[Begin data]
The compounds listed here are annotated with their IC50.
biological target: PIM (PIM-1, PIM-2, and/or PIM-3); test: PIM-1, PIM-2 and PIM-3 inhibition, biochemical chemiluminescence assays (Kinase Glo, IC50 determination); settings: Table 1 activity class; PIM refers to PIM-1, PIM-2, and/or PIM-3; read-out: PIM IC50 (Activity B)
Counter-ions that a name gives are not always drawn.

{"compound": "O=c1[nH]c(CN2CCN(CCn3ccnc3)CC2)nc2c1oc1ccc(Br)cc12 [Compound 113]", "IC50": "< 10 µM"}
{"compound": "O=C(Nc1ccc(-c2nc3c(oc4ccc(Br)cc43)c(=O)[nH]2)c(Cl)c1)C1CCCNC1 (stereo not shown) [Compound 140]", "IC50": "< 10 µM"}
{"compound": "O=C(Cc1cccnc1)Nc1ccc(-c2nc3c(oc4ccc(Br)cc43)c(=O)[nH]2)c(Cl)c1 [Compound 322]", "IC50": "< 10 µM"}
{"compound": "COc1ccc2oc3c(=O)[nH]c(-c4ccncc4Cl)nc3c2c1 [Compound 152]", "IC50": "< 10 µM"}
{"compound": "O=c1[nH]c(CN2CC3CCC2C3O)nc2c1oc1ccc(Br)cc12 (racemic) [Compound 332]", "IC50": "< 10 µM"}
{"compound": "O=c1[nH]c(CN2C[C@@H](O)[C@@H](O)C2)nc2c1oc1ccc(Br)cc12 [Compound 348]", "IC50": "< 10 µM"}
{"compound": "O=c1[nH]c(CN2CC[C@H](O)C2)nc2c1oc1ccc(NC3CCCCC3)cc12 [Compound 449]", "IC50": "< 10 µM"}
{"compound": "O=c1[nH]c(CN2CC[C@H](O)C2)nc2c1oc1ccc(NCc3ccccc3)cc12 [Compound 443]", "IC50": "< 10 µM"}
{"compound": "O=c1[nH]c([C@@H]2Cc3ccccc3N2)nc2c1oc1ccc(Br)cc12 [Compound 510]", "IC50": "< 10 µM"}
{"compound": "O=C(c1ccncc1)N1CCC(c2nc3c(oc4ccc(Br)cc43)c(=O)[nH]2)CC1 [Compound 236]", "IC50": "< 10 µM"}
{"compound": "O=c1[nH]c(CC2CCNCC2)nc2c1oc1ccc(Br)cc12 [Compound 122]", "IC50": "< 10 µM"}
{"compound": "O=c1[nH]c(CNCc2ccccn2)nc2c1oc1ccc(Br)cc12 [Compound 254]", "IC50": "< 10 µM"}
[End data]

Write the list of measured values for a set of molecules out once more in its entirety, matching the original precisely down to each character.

The compounds listed here are annotated with their IC50.
biological target: PIM (PIM-1, PIM-2, and/or PIM-3); test: PIM-1, PIM-2 and PIM-3 inhibition, biochemical chemiluminescence assays (Kinase Glo, IC50 determination); settings: Table 1 activity class; PIM refers to PIM-1, PIM-2, and/or PIM-3; read-out: PIM IC50 (Activity B)
Counter-ions that a name gives are not always drawn.

{"compound": "O=c1[nH]c(CN2CCN(CCn3ccnc3)CC2)nc2c1oc1ccc(Br)cc12 [Compound 113]", "IC50": "< 10 µM"}
{"compound": "O=C(Nc1ccc(-c2nc3c(oc4ccc(Br)cc43)c(=O)[nH]2)c(Cl)c1)C1CCCNC1 (stereo not shown) [Compound 140]", "IC50": "< 10 µM"}
{"compound": "O=C(Cc1cccnc1)Nc1ccc(-c2nc3c(oc4ccc(Br)cc43)c(=O)[nH]2)c(Cl)c1 [Compound 322]", "IC50": "< 10 µM"}
{"compound": "COc1ccc2oc3c(=O)[nH]c(-c4ccncc4Cl)nc3c2c1 [Compound 152]", "IC50": "< 10 µM"}
{"compound": "O=c1[nH]c(CN2CC3CCC2C3O)nc2c1oc1ccc(Br)cc12 (racemic) [Compound 332]", "IC50": "< 10 µM"}
{"compound": "O=c1[nH]c(CN2C[C@@H](O)[C@@H](O)C2)nc2c1oc1ccc(Br)cc12 [Compound 348]", "IC50": "< 10 µM"}
{"compound": "O=c1[nH]c(CN2CC[C@H](O)C2)nc2c1oc1ccc(NC3CCCCC3)cc12 [Compound 449]", "IC50": "< 10 µM"}
{"compound": "O=c1[nH]c(CN2CC[C@H](O)C2)nc2c1oc1ccc(NCc3ccccc3)cc12 [Compound 443]", "IC50": "< 10 µM"}
{"compound": "O=c1[nH]c([C@@H]2Cc3ccccc3N2)nc2c1oc1ccc(Br)cc12 [Compound 510]", "IC50": "< 10 µM"}
{"compound": "O=C(c1ccncc1)N1CCC(c2nc3c(oc4ccc(Br)cc43)c(=O)[nH]2)CC1 [Compound 236]", "IC50": "< 10 µM"}
{"compound": "O=c1[nH]c(CC2CCNCC2)nc2c1oc1ccc(Br)cc12 [Compound 122]", "IC50": "< 10 µM"}
{"compound": "O=c1[nH]c(CNCc2ccccn2)nc2c1oc1ccc(Br)cc12 [Compound 254]", "IC50": "< 10 µM"}